Singapore halted the use of Zoom Video Communications Inc.’s video-conferencing application for home-based school education following reports of hackers breaching some of the sessions and posting obscene images.
“These are very serious incidents,” Aaron Loh, divisional director of the educational technology division at the city-state’s Ministry of Education, said in an emailed reply to Bloomberg News queries. “MOE is currently investigating both breaches and will lodge a police report if warranted,” he said.
The action comes as harassers breached some e-learning modules and displayed obscene images in the sessions, the Straits Times reported on Thursday. Zoom is focused on ramping up the security of its application to win back trust and clients it has lost due to privacy concerns, Chief Executive Officer Eric Yuan said in an interview with Bloomberg TV this week.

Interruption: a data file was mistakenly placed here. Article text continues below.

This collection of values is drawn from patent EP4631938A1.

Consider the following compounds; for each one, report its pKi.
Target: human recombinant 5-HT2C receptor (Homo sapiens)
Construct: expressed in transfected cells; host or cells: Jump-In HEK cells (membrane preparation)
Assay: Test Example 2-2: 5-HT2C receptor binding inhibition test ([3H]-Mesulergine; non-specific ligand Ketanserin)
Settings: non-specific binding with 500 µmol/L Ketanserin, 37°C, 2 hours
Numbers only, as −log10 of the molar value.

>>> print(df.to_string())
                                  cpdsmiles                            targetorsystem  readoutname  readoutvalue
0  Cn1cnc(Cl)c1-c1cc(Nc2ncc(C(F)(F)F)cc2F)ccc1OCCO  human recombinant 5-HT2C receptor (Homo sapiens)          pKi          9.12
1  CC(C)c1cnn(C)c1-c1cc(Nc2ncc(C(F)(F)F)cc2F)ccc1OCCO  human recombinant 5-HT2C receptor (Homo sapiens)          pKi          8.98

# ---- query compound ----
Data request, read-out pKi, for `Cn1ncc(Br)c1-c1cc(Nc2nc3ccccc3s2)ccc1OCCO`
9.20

On Wednesday, Taiwan instituted a ban on the use of Zoom for official government communications and remote meetings, joining Elon Musk’s Tesla Inc. and SpaceX as well as the New York City Department of Education in prohibiting the app. Cybersecurity and privacy concerns were at the root of their actions, and Singapore’s experience with insecure video-conferencing lessons adds to the company’s unhappy record.
“We recently changed the default settings for education users enrolled in our K-12 program to enable virtual waiting rooms and ensure teachers are the only ones who can share content in class,” a Zoom spokesperson said. The company is also adding a new “Security” icon to the app’s toolbar for all users, giving quicker access to security features.